The last time Santa Clara County voters had a choice between re-electing a sitting judge or opting for new blood was 15 years ago in a race so tame even many in the legal world have forgotten it.

The candidates barely spent any money. The challenger made only a few negative comments about the judge's temper. The incumbent won by a landslide.

Expect a different scenario in the upcoming race in June between Superior Court Judge Diane Ritchie and two challengers, the first match of its kind since 1998. While the odds are the incumbent will win, the faceoff promises to be more spirited -- and way more costly.

In 1998, Judge Gregory Ward and prosecutor Richard Titus spent no more than $2,000 total.

Ritchie alone is prepared to spend up to $250,000 to defeat prosecutor Matt Harris and defense attorney Annrae Angel in an effort to capture more than 50 percent of the vote and thus avoid a November runoff, her consultant said.

"She will be funding the campaign herself and will be in a position to do so,'' said consultant Rich Robinson, adding that Ritchie feels it would be inappropriate to solicit contributions.

The other two candidates have no such compunction.

"I plan to raise money and run a full campaign,'' said Harris, a veteran deputy district attorney.

Less than a week after deciding to run, he has picked up endorsements from former District Attorney George Kennedy and recently retired Assistant District Attorney Karyn Sinunu-Towery. Harris said he is taking three days off this week to work on "logistics.''


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Angel, whose husband, Keith Sugar, is a former Santa Cruz city councilman, also vowed to give Ritchie a run for her money.

"I can assure you that we will do what we need to do to reach out effectively to our constituency and the community,'' including hiring a campaign manager, Angel said.

Ritchie finds herself in the rare position of having to fight for her seat, unlike 26 other judges who are also up for re-election but haven't drawn a single challenger.

Despite an unusual amount of training and mentoring, Ritchie's first term has been marked by a string of odd incidents. In one case, Ritchie asked a landlord to serve as a translator for a tenant who was complaining about substandard conditions. In another, she publicly asked a former client appearing before her on petty theft charges for his phone number so they could meet socially.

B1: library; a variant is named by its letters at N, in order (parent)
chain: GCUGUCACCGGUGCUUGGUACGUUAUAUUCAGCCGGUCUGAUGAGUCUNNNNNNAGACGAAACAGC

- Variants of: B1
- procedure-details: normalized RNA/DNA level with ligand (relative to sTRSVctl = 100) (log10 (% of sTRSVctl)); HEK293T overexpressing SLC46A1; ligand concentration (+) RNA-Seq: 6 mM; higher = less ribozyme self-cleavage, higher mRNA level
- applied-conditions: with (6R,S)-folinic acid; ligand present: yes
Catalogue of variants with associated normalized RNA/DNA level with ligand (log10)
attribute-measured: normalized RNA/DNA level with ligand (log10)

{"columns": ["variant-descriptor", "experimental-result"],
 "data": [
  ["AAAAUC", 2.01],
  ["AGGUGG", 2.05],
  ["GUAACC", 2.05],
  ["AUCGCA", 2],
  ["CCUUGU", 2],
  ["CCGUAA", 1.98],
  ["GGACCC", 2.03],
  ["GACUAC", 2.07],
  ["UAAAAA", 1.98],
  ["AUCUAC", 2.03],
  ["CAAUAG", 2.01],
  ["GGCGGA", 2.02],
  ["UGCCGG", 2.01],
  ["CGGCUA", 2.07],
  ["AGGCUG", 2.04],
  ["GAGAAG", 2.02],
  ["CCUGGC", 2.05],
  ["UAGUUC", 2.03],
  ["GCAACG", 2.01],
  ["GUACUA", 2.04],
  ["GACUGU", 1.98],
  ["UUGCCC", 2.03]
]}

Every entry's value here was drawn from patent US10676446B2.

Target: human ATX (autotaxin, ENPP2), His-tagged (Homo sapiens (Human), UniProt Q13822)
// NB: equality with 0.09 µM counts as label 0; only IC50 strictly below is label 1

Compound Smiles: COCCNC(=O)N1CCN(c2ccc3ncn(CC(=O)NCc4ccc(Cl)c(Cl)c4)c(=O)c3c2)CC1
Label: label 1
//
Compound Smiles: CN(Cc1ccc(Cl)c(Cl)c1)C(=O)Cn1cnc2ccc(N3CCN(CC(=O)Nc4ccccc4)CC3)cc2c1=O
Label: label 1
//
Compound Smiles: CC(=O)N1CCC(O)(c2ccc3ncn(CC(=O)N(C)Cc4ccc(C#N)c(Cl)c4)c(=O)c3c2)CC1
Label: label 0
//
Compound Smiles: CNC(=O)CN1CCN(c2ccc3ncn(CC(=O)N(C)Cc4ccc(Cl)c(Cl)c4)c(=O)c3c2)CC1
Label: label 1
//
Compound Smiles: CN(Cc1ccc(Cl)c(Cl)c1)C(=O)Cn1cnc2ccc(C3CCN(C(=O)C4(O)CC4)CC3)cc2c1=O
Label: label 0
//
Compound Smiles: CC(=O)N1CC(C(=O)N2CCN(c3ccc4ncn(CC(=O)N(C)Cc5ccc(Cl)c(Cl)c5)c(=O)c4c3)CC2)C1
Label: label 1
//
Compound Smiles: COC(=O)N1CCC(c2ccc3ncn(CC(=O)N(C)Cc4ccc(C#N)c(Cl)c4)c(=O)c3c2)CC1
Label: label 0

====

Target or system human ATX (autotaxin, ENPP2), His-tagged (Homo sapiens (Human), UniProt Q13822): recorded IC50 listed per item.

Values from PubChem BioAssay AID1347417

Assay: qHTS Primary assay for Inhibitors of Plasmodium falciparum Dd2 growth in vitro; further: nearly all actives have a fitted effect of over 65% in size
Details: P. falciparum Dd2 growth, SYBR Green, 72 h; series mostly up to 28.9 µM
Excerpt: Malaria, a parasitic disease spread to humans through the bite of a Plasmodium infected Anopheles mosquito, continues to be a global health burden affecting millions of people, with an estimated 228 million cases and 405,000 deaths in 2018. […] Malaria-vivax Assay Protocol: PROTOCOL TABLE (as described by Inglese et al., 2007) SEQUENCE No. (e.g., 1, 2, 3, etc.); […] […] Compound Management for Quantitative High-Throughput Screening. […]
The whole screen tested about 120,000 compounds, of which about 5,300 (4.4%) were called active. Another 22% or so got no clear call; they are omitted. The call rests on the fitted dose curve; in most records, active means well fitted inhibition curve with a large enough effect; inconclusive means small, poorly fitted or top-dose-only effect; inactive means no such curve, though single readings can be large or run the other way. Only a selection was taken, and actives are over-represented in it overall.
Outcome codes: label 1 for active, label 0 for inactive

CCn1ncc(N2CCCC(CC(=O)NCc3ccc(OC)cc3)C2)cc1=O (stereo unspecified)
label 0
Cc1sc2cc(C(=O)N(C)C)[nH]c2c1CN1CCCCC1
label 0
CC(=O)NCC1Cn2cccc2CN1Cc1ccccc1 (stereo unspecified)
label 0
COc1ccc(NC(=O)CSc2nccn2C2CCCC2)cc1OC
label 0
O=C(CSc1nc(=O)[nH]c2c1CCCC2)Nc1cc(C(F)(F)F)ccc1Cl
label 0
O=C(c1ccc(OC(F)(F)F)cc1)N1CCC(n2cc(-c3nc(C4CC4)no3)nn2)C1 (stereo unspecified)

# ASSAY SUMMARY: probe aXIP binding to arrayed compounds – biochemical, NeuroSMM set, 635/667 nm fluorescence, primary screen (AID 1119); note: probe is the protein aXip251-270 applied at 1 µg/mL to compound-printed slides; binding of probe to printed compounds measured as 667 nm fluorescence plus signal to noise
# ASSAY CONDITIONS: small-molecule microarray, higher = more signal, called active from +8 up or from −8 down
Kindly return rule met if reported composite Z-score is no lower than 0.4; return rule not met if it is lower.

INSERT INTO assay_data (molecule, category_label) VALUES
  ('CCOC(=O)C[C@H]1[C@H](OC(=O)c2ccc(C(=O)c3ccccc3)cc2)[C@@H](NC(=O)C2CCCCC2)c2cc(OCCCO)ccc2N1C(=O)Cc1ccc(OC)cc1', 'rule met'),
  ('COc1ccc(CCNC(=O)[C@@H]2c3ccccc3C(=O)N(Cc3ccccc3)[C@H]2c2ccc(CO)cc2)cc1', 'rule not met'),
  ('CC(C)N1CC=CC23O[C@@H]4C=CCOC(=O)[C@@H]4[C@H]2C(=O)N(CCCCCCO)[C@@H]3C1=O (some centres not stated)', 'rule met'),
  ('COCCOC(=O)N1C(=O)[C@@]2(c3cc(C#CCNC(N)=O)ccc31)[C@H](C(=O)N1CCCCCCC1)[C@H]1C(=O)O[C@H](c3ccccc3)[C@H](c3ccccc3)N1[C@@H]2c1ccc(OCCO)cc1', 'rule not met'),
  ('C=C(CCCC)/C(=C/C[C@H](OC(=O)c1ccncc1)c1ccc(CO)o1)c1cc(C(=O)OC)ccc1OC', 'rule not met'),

"Nothing she has done rises to the level of illegality,'' said Robinson, himself a lawyer. "All judges makes mistakes. If you sat in the courtroom of any judge, you'd be amazed at what goes on.''

Ritchie, who has defended her performance, said in an email said she is looking forward to the campaign.

"I'm glad voters will get to see my ability as a judge," she said, "and I'm confident that they will choose me again.''

Five years ago, Ritchie confounded expectations, first by winning a hotly contested primary that pitted her -- the sole woman running -- against three prosecutors and a Superior Court commissioner. She then went on to win the $178,789-a-year job of judge handily, even though her opponent in the runoff, then-prosecutor Lane Liroff, was endorsed by the district attorney, sheriff and more than 60 local judges. Ritchie, a former attorney for the California School Employees Association, had labor support and is seeking it again.

But this time, there's another woman in the race, which may split the female vote.

"If other candidates run aggressive campaigns, she'll be forced into a runoff,'' said Harvey Englander, Los Angeles political consultant who has run many judicial campaigns.

But there are limits on how aggressive the candidates are likely to be.

The California Code of Judicial Ethics, which applies to the challengers as well, puts a tight rein on what candidates can say about their opponents.

The Santa Clara County Bar Association goes even further. To be considered for an endorsement by the powerful group, for example, candidates must sign a pledge agreeing to submit any literature or ad that mentions an opponent to that opponent three days in advance. A special commission considers any complaints that arise.

"The biggest problem I had 15 years ago,'' said Titus, the prosecutor who challenged Ward, "is you are so constrained by the canons of judicial ethics that you can't say the other guy is crummy.''

But stringent as the rules are, some people still play hardball in judicial races.

Ward said he got an anonymous letter in the mail during the 1998 campaign claiming that Titus was a transvestite who would party every weekend in a famous San Francisco nightclub called Finocchio's. Enclosed was a photo of a man dressed in drag whom the letter writer claimed was Titus.

"My comment was: If this is Mr. Titus, it has nothing to do with the campaign,'' said Ward, who never circulated the picture, damaging as it might have been at the time to Titus' image as a tough prosecutor.

Times have changed, and Titus, now 68 and retired from the District Attorney's Office, proudly performs every month at the Infusion Lounge in San Francisco in a cabaret of female impersonators called Faux Girls. His stage name is "Victoria's Secret,'' or Vicki for short.

Even though Ward pounded him in 1998 election -- 66 percent to 34 percent -- Titus is still glad he ran.

He claims, "Ward was a better judge after that.''

Contact Tracey Kaplan at 408-278-3482. Follow her at Twitter.com/tkaplanreport